She’d used up the toilet paper, stuffed long red ropes of it into the trash. There were meat-colored streaks all over the floor where she’d walked in her own blood. And the graffiti on the walls… that’s what she had to look at while it happened, things like Wesley King eats dick and Fuck off and die. The overhead light was dim and the dark blue walls were almost black and I knew I wasn’t seeing it all, getting it all, the mess she’d made, but I couldn’t stand it anymore, so I left. 

After his hands are steeped in the girl’s blood, the employee is simultaneously horrified and mesmerized by the violence of the girl’s lost pregnancy. He sees her with her boyfriend and imagines them having sex. She appears unperturbed by violent loss within her own body, and continues to return to the pizza parlor; she even calls him late at night. Nothing comes of their relationship, but that’s not the point. “Her Blood” shows a woman nonchalant in the face of her body’s gruesomeness, while it is her gore that initiates male attention. Through their mutual fascination, Meijer explores how fixation results from male fascination with, the moment of violence in the female body, and how that fascination can become the basis of a depraved intimacy. She investigates the way two people can lose track of their own lives as they obsess over one another.

The men in Meijer’s stories view women as beautiful tragedies. Their ignorance about the effects they have on men makes them complicit in their own fates. In “Jury,” a male juror observes a trial, and gradually sops up the negativity surrounding the trial of an accused murderer.There was something in the courtroom, something like slime, coming from that man, filling the place up. There was no getting away from it; soon it would cover them all.” He gets to know a woman from the jury, and becomes entranced when he learns that she self-harms. “They were so helpless,” he says of women. “They cut themselves, starved themselves, got themselves killed. He was doing his best. He was sorry about all of it. It made him sick.” The trial becomes the impetus for his bad behavior—he goes down drunken, gruesome internet rabbit holes, watching sexualized videos of young women cutting themselves. He is drawn to that which he professes to hate. Eventually he’s responsible for his own undoing when his daughter discovers his prurience interests. By highlighting how male vexation over female vulnerability perpetuates that very vulnerability, Meijer critiques its extremism.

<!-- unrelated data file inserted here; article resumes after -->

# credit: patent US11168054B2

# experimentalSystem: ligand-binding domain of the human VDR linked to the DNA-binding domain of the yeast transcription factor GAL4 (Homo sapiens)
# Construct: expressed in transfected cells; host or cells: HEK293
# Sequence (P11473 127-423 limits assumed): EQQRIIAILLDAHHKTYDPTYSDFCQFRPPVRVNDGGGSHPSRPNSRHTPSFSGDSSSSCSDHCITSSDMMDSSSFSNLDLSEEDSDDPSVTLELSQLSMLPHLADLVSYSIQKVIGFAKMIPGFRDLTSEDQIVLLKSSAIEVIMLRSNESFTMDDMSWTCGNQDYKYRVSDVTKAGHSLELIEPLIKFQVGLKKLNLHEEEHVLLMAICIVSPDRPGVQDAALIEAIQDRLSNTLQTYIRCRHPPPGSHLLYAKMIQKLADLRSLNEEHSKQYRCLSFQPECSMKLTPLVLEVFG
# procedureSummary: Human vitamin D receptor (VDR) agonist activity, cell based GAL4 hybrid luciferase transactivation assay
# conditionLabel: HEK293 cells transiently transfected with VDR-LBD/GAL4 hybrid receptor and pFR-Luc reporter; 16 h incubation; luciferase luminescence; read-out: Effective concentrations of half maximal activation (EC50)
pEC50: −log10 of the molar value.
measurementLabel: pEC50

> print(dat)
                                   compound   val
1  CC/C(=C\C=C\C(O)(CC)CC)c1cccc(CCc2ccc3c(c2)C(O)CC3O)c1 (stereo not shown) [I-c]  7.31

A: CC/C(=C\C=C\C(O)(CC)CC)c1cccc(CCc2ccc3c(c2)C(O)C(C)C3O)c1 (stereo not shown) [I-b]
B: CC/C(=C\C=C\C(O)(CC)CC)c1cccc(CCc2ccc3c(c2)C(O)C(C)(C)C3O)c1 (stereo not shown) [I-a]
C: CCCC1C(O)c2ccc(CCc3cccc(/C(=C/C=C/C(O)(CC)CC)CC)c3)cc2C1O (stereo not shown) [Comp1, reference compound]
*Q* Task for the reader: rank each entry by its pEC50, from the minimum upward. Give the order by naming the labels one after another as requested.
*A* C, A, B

When female characters defy the expectation to be helpless, they perplex and excite their male counterparts. “Evidence” examines a male detective captivated by a female serial killer. Her murders haunt him, and he begins to covet her capacity to inflict violence against other women. He remarks about what it’s like to find a corpse:

A beautiful woman being dead never surprises him. Murder looks less cheap on a pretty woman: it can look like a million bucks. She could be flung across the bed, hair aflame on the sheets. Curled somewhere, dainty, maybe in the back of a car, blood drawn by the pinch of a knife, or a necklace of bruises high and dark on a slender throat. It never looks like an accident. The eyes are never closed. If she’s beautiful, she sees it coming. 

The detective gently strokes a picture of the killer’s victims and imagines her harm being carried out on his body. Ultimately, the woman so dominates the detective’s thoughts that he fancies that being murdered by her—consumed by her power—as a perfect kind of death. By calling to mind dark societal obsessions with murdered beauties, Meijer reminds us of the many pretty girls who’ve been the victims of murders and abuse, girls whose stories have become media spectacles. These viral cases infect our minds; the detective is a stand-in for us, our willingness to shower attention upon gruesome misogynist violence. Our obsession with female bodies—mangled and otherwise—makes us complicit in that violence.

Appropriately, Rag’s cruelest story is one of its last. In “Viral,” a girl conspires with her boyfriend to ruin a former friend by recording and posting a video of the girl masturbating. “She’ll go to her computer and type in the URL we’ve given her,” she says.

There’s nothing she can do. Everyone, including her, will know that she is trash because we will have made her trash. There is no one in the house to stop her from doing what she’s going to do next. Blake thinks that it’s just a joke, that Veronica will freak out for about a week and then get over it. But I know the pride inside her, what a virgin she is to any real pain. I know she’ll do it. We were friends, after all.

Meijer writes of how a single secret, once exposed, can decimate a person. The girl who films her former friend knows that discovery of the video will probably lead to the girl’s suicide. But she pushes on into the darkness of her revenge, unrelenting. “Viral” is one of Meijer’s only examples of female brutality, and it’s her darkest.

Meijer critiques a bleak world that’s arresting in its familiarity. Her characters are subject to the destructive power of obsession, surrendering to the basest draw of domination over one another. Meijer never editorializes, but she doesn’t have to. Rag rides the edge of disgust and fascination, capturing our attention only to make us feel shame.